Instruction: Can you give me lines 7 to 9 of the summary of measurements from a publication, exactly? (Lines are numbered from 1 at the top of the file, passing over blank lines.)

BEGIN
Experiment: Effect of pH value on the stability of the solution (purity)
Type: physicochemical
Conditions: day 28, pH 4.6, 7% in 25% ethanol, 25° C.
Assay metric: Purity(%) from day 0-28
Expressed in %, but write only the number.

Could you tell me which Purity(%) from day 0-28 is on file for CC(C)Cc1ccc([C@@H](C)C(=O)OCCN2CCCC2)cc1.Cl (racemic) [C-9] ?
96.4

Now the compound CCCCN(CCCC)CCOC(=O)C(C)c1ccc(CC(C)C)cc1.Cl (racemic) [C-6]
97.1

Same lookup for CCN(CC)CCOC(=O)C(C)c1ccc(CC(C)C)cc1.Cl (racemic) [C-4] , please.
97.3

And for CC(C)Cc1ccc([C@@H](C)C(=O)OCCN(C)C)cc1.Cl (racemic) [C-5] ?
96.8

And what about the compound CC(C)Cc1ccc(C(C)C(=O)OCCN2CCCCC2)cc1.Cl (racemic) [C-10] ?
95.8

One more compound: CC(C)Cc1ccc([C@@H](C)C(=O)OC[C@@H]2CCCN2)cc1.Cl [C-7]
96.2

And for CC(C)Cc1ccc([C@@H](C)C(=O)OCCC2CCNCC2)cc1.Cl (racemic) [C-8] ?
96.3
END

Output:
96.4

Now the compound CCCCN(CCCC)CCOC(=O)C(C)c1ccc(CC(C)C)cc1.Cl (racemic) [C-6]
97.1